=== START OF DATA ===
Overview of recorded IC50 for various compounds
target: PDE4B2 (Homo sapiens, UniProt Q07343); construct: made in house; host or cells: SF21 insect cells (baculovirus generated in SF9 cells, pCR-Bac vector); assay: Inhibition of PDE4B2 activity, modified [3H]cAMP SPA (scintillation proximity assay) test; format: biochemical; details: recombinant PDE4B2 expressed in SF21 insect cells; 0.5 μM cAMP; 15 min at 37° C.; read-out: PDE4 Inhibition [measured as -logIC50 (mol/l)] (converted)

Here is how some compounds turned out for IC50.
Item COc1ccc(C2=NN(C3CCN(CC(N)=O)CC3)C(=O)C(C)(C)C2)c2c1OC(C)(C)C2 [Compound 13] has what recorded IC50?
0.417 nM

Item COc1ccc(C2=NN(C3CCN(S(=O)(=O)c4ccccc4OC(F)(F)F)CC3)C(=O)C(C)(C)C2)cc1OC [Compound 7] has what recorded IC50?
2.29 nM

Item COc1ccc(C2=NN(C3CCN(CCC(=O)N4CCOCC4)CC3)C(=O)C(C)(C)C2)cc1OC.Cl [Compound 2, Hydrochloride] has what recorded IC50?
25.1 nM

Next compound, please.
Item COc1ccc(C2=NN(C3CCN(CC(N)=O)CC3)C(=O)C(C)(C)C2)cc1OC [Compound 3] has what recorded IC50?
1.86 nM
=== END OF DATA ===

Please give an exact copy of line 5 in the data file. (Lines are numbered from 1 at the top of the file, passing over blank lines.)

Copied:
0.417 nM